Sunday, August 2, 2009

Scrapbooking and Singing

There is a lesson learned from the time I have spent trying to make scrapbooks that is going to be helpful in deciding what to do with my singing.

When I first learned that I loved to scrapbook, I went a little crazy with my new hobby. I slammed full speed ahead into this past time with visions of shelves and shelves of beautifully decorated albums loaded with stories and memories of our family life together that would be read by my grandchildren and even their grandchildren.

I plunged headfirst into this hobby.I bought excessive supplies, tried excessive techniques, and spent excessive time adhering precious photos to pages, decorating them and writing their stories.

After my total immersion into this most enjoyable pursuit, without really coming up for much air, or to even stop and think, I finally came to my senses and took a good hard look at what I was doing.

I had made a few albums, but they were not to my satisfaction. One of them, the first one, was randomly arranged, in no particular order, and had blank pages in between carefully crafted layouts. I didn't know what to do, really, with those blank pages. They looked kind of weird, and broke up the flow of the album and the story, but I just left them there.

I also had the problem that I sometimes spent three hours working on a page that had three photographs on it. The page came out gorgeous, was beautifully embellished with hand-designed and hand-cut lettering, and was so satisfying to work on and produce, but ...

At a certain point, I woke up. I glanced over at the collection of more than 8000 photographs I had at the time, and I looked at those three photos on my masterpiece page, and I started to do the math.

Without even calculating it out yourself, I'm sure many of you can see immediately what I hadn't been able to "see" while immersed in my enthusiasm: that I was not even making a dent in my photograph collection, nor would I be able to in my lifetime should I proceed as I had been. Instead of leaving the story of one's family's adventure together for future generations, my grandchildren would find "Grandma's Few Pretty Pages."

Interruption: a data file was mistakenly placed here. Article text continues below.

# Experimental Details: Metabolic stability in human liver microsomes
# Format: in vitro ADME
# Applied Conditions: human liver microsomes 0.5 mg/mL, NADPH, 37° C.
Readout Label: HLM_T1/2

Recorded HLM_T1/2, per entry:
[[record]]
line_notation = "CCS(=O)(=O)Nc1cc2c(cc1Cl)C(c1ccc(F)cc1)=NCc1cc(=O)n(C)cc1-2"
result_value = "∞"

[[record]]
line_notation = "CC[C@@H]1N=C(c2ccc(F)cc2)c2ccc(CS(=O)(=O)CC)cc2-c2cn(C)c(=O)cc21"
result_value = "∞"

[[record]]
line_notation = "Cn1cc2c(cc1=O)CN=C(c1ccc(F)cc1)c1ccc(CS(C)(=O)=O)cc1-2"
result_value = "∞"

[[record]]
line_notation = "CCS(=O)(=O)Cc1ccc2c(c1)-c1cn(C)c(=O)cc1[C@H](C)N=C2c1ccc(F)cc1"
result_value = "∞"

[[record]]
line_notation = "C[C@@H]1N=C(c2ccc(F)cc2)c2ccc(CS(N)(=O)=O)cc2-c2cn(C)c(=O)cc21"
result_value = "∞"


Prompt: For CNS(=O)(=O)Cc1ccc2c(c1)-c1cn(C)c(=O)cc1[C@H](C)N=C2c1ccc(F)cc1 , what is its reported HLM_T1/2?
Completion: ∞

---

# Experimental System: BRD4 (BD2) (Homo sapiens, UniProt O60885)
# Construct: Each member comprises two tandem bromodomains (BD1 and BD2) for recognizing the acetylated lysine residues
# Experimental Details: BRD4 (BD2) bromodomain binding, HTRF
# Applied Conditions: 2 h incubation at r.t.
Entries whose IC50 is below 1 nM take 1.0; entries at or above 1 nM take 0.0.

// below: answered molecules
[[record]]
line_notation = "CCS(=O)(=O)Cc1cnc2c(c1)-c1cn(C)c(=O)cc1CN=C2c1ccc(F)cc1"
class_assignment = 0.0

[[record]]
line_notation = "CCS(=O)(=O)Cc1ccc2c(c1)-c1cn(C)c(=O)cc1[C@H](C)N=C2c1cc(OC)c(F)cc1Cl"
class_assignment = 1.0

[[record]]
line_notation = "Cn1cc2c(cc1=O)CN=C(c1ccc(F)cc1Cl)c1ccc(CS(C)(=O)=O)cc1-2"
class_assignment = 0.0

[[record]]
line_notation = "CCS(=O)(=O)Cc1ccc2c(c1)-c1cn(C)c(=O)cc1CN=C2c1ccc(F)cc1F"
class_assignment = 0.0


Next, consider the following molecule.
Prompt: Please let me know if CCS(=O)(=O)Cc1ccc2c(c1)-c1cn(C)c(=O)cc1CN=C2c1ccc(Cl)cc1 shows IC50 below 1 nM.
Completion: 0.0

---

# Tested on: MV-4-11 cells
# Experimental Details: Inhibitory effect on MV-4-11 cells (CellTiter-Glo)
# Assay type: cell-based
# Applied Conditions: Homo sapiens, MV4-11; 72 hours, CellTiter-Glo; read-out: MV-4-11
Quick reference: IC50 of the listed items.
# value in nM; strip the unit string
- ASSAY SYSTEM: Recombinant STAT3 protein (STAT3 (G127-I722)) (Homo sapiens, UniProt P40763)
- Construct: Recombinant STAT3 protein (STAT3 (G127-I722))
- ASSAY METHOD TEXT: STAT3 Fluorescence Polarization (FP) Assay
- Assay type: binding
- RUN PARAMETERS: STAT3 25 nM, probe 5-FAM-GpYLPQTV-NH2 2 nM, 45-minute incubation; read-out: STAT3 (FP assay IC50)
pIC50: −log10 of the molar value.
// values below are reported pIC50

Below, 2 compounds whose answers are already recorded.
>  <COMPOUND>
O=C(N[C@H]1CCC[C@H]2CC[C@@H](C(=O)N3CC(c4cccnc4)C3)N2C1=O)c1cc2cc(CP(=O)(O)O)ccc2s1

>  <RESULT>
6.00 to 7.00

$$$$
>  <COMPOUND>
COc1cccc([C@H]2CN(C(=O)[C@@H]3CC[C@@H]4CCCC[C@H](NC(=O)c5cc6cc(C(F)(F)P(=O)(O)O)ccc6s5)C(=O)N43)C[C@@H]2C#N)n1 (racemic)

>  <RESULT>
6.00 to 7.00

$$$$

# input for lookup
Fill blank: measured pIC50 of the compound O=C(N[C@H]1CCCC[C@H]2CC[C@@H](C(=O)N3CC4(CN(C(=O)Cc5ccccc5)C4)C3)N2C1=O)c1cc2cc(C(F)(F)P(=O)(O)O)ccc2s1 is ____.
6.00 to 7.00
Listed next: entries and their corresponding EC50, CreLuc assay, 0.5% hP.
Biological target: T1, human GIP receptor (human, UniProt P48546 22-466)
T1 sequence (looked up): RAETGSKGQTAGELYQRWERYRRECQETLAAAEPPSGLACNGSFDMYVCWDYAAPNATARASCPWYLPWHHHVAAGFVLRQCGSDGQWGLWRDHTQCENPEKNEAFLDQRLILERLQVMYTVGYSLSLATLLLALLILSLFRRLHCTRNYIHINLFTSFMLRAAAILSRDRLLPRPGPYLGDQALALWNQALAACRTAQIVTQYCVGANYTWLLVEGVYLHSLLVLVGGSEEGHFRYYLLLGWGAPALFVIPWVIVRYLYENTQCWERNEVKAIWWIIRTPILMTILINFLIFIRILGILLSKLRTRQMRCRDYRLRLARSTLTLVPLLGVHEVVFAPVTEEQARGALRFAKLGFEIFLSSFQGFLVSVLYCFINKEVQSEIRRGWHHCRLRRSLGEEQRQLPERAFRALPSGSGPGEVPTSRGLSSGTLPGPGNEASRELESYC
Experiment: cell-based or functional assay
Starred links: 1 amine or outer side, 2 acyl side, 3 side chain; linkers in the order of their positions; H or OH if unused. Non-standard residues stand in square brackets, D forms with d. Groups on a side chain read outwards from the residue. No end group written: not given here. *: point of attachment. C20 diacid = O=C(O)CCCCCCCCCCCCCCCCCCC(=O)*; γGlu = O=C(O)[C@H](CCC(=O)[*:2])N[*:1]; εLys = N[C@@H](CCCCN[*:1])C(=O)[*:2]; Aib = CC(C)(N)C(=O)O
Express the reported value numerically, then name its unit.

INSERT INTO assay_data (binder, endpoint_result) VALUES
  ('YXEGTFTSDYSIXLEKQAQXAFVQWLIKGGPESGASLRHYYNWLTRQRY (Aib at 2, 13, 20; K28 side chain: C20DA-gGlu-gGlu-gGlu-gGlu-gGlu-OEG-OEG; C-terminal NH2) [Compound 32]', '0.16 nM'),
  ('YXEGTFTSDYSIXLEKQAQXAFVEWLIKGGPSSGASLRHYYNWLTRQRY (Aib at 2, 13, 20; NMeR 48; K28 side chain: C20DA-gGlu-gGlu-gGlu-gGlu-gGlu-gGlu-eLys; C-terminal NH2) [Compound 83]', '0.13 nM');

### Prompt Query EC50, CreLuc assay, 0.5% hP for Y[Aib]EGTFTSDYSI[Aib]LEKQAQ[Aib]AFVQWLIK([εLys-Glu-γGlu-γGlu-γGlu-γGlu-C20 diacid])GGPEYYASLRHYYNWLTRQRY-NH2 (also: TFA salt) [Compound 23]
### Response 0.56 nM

I needed a plan, and I had to get real. I had to decide, from all the possibilities, what was important to me, and start making some choices. What my overall objective going to be was important to decide, so I could figure out how to best use the time.

Well, the same thing is happening right now with singing. I am 48 years old, and I have been told by some reliable advisers that it is possible to still get out there and do a little "significant" solo singing somehow somewhere. But, like the scrap booking, I have to do the math, and figure out exactly what I want to be doing with the limited time that I have.

I just spent an intoxicating and wonderful week being a student again. I took a class in Baroque Ornamentation with Dr. Julianne Baird over at Westminster Choir School. The students enrolled in the class were extraordinary and committed. The instructor was extremely knowledgeable, and had a brilliant way of connecting the work the students were doing with that knowledge. The atmosphere in the class was intense and enlightening. I felt like I was in a corner of a kind of musical heaven.

Yet, despite a natural curiosity and interest in the subject matter, I have realized afterward that it was a total indulgence for me. As great as it would be to creep and crawl into all the corners of music history, style, form, theory, genre, etc... it something that I simply don't have time for right now if I want to get some singing done.

My voice is a dramatic voice, and even if I did want to take a baroque piece and spend all those hours ornamenting it and spend months getting a dramatic voice to perform the ornaments in the style that is recommended right now(which CAN be done), I have to sit back and acknowledge the reality that if I want to get out there and do some singing that is right for me in the "little" time I have left, then this is probably not the way I should be spending my time.

I just realized something as I was writing this. There has been a theme going about my relationship with "decorating" things. My blog from a few weeks ago was about decorating cookies. My blog today is about decorating scrapbooks. And the class I just took was all about decorating music. I have been exploring the conflict within me between the person who admires and enjoys decoration, but is dismayed by the amount of time that it takes to indulge in decoration. I think that I have been learning that I prefer simplicity. Basic, truthful, and unadorned simplicity. This knowledge of self is a starting place.

Like working on the fancy scrapbook page. As fun as it is, and maybe I could do a three-hour page now and again, the final effect of what I want to produce is not served by this approach. I will have to decide what is important and work toward that end in a focused and intelligent way.

We ALL have limited time. Even young people, though they may not fully realize it. It can actually be calculated out, assuming no tragedy, and making a reasonable plan that you might live to be 80 years old. Taking time to stop and think about where to focus one's efforts can be a very wise move.

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